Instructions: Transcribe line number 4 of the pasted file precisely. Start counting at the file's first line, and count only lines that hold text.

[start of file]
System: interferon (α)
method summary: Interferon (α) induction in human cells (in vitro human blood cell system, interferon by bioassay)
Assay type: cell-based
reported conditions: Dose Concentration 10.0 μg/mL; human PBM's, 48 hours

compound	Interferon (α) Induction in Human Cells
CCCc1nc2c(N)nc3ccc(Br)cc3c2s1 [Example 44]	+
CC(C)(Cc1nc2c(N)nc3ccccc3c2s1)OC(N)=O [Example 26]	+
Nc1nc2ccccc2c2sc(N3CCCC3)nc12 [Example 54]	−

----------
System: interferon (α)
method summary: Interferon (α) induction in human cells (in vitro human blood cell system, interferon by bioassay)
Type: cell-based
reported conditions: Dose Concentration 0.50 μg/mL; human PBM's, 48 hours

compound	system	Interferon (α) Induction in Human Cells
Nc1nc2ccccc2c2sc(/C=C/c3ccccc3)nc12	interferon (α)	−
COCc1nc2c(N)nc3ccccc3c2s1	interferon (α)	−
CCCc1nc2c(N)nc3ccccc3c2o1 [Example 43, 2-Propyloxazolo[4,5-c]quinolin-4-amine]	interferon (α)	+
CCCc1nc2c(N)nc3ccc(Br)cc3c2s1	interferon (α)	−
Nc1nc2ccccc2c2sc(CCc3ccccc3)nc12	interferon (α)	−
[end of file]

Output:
reported conditions: Dose Concentration 10.0 μg/mL; human PBM's, 48 hours